North Park Lake has new lease on life


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It's good to be back," said Joe Guesman of Hampton, casting from the shore of North Park Lake off East Ingomar Road on an unseasonably warm winter afternoon. "A lot of people really missed this lake when it was gone."

North Park Lake is back, and while Guesman didn't catch anything that day, he and returning anglers are discovering a whole new lake. The three-year, $21 million rehabilitation of Allegheny County's largest lake is virtually complete, with additional fish stockings and plans for more upgrades remaining.

Part of the state's Early Season Trout-Stocked Waters Program, North Park Lake is open for fishing through March 31. It will close April 1 and reopen at 8 a.m. April 14, the opening day of trout season.

The lake is the signature feature of 3,075-acre North Park, located in Hampton, McCandless and Pine. Director Andrew Baechle called the lake's revival "the start of a new era."

"The fact that the county spent that much money to rehab it is just great," he said. "We've given the lake a new lease on life, and it's going to be a very good spot to fish for years to come."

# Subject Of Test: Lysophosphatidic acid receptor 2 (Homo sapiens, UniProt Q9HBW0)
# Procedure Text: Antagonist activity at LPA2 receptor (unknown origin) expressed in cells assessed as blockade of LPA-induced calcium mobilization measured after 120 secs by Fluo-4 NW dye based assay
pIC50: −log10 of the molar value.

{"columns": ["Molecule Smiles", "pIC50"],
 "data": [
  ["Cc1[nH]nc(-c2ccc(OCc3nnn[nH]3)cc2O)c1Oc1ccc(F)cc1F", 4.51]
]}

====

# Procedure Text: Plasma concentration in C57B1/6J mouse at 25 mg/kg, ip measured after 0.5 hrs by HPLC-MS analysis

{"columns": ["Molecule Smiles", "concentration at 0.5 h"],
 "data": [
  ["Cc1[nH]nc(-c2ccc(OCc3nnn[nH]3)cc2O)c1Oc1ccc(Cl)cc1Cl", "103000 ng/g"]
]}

Despite some bureaucratic setbacks and cost overruns, the overhaul succeeded where prior efforts to dredge the lake in the 1980s had failed. Nearly 300,000 cubic yards of sediment, which had been settling since before the lake was completed in 1936, was removed from the lake bottom. The elimination of some algae-strewn swampy backwaters has added about 15 acres to the lake, which is now about 90 acres. Maximum depth at the dam breast under Babcock Boulevard has increased from 10 feet to more than 20 feet.

For anglers fishing deep, the new North Park Lake will be snag-prone, but that's a good thing. By July 2011, fresh water running in from Pine Creek, North Branch Pine Creek and Irwin Run had covered new wood-and-rock fish habitat structures including dozens of "rock stars," "spider humps" and "post clusters" built by the Pennsylvania Fish and Boat Commission to meet specific spawning and cover requirements of baitfish and game fish.